Mary Willis, a third-year student at the University of South Carolina School of Law, will be published in the 2016 issue of the Brigham Young University Education and Law Journal, ranked as the top education law journal in the United States, according to the Washington and Lee Law Journals Rankings Project (http://lawlib.wlu.edu/LJ/index.aspx). Titled “Utilizing Prosecutorial Discretion to Reduce the Number of Juveniles with Disabilities in the Juvenile Justice System,” Willis’ paper argues that prosecutors should consider special education histories when making decisions that involve juveniles with disabilities.
“According to my research, of the thousands of children arrested each year, at least one in three has a disability, ranging from specific learning, emotional, and mental disabilities to other speech or language impairments” said Willis. “Research also indicates that students with emotional disabilities are three times more likely to be arrested before leaving high school than their non-disabled peers. This creates a disproportionate number of children with disabilities within the juvenile justice system.”
Her paper goes on to suggest that a high proportion of youth in the juvenile justice system have either never been identified as having a disability or have been misidentified. Willis also argues that schools, though required, are failing to provide a free appropriate education in accordance to the Individuals with Disabilities Education Act (IDEA). Implemented by Congress in 1975, the IDEA preserves the rights of all children, including those with special education needs, to a free and appropriate public education. The IDEA provides both procedural and substantive rights to children with disabilities and their parents.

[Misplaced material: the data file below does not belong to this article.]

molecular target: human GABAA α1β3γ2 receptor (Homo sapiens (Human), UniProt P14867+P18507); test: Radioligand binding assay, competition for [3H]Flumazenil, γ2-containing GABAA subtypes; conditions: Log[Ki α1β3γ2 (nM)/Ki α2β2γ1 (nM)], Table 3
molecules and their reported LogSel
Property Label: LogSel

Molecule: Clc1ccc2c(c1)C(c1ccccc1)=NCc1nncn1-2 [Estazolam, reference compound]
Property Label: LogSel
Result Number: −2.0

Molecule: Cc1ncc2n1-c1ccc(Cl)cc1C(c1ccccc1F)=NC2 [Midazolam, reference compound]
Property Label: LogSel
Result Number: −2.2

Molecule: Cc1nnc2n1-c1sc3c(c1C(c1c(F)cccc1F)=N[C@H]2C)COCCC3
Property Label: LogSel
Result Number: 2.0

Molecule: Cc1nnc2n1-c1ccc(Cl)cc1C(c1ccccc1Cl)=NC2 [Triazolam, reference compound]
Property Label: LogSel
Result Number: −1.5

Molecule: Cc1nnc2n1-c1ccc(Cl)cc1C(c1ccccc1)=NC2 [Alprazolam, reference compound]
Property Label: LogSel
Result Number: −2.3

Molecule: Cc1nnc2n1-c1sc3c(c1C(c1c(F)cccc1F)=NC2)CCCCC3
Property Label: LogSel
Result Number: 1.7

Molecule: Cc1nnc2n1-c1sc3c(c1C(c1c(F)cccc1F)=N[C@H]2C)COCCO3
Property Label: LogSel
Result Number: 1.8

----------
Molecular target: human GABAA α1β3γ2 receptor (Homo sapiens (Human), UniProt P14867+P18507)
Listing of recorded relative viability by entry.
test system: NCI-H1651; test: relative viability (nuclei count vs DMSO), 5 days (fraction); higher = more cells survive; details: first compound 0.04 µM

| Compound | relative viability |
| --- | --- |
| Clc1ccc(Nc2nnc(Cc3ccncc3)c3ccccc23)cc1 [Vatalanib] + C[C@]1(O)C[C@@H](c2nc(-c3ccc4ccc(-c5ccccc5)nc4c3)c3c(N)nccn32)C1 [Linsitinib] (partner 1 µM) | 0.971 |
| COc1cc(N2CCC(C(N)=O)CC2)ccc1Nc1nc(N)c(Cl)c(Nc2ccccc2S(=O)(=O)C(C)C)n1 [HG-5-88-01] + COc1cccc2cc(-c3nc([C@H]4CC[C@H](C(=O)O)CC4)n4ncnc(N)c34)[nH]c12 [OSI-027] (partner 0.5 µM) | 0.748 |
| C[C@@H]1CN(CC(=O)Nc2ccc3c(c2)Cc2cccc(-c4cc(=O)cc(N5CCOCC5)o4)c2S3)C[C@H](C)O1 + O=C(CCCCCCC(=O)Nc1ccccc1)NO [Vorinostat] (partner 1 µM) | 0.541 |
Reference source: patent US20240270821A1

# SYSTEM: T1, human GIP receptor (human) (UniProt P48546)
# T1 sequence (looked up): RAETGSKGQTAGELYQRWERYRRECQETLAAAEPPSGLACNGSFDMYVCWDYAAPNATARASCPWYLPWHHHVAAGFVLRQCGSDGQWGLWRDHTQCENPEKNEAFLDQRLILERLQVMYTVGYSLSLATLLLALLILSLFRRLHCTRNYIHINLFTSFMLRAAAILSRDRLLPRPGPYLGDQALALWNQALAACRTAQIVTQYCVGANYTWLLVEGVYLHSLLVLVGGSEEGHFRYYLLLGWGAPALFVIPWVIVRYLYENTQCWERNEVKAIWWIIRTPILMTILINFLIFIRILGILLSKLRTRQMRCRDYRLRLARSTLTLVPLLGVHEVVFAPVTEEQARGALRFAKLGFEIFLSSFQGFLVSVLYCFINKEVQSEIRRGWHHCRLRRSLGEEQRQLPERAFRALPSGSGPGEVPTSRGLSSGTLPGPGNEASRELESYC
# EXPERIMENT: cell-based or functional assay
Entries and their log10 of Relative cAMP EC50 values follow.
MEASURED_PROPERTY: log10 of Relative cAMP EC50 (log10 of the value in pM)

Willis argues that prosecution is not the appropriate first step when school districts fail to identify and provide proper services to a student with disabilities. Rather, when school districts fail to identify a child with disabilities and that child commits a minor offense, the school should first be required to evaluate the student and provide appropriate services under the IDEA.
As a result of her practical and scholarly experience, Willis has realized the influential role that juvenile prosecutors play in cases dealing with disabled juveniles and how that can affect the rest of their lives.
“Juvenile prosecutors are uniquely situated to work with school districts to reduce the impact that the school-to-prison pipeline has on students with disabilities,” said Willis. “Prosecutors can utilize their discretionary charging authority to make an independent inquiry of whether a juvenile suffers from a disability that likely contributes to his or her misbehavior. They can also ensure that students with disabilities are provided services pursuant to the IDEA.”
Willis admits she wrote the paper because of her passion for advocating on behalf of children. It was this same passion that led her to join the School of Law’s Children’s Law Certificate program, which offers students the ability to concentrate in children’s and family law. Her experiences in the program—including participating in the Juvenile Justice Clinic and an externship with the Honorable Paul W. Garfinkel the Charleston Family Court—allowed Willis the opportunity to analyze legal issues facing juveniles with disabilities from both an academic and practical perspective.
A native of Cumberland, Maine, Willis looks forward to pursuing her passion for children by advocating as a family or education lawyer. Following her graduation from law school in May 2015, Willis will begin a one-year judicial clerkship with the Honorable G. Ross Anderson of the United States District Court for the District of South Carolina, in Anderson. After the completion of her clerkship, she intends to continue her legal career in Charleston, South Carolina.
“As a student still in law school and about to enter the field of practice, it’s definitely exciting to have my work published,” said Willis. “But more importantly, I am excited to get my ideas out there in the hopes that they will spark conversation about the issues facing these vulnerable children.”